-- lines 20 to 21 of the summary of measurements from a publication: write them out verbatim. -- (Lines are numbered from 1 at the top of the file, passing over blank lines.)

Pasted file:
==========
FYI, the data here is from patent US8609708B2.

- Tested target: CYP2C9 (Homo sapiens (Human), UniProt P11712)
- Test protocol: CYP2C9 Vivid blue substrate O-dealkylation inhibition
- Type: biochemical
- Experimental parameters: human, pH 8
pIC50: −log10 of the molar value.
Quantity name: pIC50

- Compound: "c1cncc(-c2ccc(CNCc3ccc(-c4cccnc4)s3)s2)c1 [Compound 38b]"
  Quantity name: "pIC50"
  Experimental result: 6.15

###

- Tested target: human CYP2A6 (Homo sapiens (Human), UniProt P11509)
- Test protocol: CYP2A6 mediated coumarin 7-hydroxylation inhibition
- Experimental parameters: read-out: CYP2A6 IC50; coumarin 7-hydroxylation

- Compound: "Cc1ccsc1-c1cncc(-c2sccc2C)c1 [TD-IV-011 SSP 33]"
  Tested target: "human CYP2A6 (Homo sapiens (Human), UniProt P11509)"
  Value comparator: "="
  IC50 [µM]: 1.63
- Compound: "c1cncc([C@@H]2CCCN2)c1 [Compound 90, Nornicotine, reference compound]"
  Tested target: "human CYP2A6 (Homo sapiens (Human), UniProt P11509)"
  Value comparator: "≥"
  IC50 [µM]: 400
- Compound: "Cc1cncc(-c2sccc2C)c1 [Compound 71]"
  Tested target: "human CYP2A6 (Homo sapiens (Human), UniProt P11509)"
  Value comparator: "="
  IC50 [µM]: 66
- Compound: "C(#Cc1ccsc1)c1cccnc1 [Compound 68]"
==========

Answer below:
  Tested target: "human CYP2A6 (Homo sapiens (Human), UniProt P11509)"
  Value comparator: "≥"